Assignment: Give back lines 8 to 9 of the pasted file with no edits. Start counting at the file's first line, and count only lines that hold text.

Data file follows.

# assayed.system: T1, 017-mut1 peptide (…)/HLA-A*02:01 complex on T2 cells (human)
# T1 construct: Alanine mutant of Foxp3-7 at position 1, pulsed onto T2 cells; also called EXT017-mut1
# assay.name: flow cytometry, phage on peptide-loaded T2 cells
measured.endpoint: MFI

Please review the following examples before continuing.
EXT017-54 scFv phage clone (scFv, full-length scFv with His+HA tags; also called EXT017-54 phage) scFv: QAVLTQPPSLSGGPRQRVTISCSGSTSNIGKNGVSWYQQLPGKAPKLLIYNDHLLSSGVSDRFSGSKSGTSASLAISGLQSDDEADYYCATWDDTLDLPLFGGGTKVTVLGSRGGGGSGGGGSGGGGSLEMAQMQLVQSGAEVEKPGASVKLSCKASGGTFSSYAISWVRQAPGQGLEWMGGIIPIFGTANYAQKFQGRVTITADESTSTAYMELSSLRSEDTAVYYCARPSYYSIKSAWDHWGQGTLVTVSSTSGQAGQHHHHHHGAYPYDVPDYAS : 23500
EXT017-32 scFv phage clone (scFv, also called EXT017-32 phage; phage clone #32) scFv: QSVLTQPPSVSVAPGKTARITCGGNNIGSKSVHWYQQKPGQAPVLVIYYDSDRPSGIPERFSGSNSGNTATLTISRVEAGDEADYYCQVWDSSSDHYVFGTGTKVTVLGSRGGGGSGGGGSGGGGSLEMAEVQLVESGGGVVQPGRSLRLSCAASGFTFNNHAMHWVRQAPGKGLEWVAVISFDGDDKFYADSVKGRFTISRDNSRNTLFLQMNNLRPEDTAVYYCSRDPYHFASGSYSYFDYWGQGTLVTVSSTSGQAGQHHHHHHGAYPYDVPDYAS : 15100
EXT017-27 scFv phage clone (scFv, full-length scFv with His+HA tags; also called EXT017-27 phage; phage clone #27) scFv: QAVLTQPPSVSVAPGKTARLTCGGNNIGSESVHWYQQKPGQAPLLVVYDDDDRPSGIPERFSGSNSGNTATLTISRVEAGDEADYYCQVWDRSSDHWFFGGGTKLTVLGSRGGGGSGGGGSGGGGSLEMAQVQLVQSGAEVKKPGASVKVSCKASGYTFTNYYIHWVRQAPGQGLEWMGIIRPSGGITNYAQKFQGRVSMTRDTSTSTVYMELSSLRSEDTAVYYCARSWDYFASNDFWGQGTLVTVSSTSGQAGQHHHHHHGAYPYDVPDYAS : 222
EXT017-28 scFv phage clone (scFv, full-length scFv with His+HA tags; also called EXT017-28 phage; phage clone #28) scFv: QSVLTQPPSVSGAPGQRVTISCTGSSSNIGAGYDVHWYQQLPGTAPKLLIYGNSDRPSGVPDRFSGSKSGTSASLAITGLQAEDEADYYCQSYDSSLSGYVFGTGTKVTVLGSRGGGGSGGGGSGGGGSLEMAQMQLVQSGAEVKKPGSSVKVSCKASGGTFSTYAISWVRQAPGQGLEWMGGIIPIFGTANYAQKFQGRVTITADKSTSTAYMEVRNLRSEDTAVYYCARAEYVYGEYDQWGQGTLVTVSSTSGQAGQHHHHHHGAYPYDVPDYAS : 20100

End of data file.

EXT017-27 scFv phage clone (scFv, full-length scFv with His+HA tags; also called EXT017-27 phage; phage clone #27) scFv: QAVLTQPPSVSVAPGKTARLTCGGNNIGSESVHWYQQKPGQAPLLVVYDDDDRPSGIPERFSGSNSGNTATLTISRVEAGDEADYYCQVWDRSSDHWFFGGGTKLTVLGSRGGGGSGGGGSGGGGSLEMAQVQLVQSGAEVKKPGASVKVSCKASGYTFTNYYIHWVRQAPGQGLEWMGIIRPSGGITNYAQKFQGRVSMTRDTSTSTVYMELSSLRSEDTAVYYCARSWDYFASNDFWGQGTLVTVSSTSGQAGQHHHHHHGAYPYDVPDYAS : 222
EXT017-28 scFv phage clone (scFv, full-length scFv with His+HA tags; also called EXT017-28 phage; phage clone #28) scFv: QSVLTQPPSVSGAPGQRVTISCTGSSSNIGAGYDVHWYQQLPGTAPKLLIYGNSDRPSGVPDRFSGSKSGTSASLAITGLQAEDEADYYCQSYDSSLSGYVFGTGTKVTVLGSRGGGGSGGGGSGGGGSLEMAQMQLVQSGAEVKKPGSSVKVSCKASGGTFSTYAISWVRQAPGQGLEWMGGIIPIFGTANYAQKFQGRVTITADKSTSTAYMEVRNLRSEDTAVYYCARAEYVYGEYDQWGQGTLVTVSSTSGQAGQHHHHHHGAYPYDVPDYAS : 20100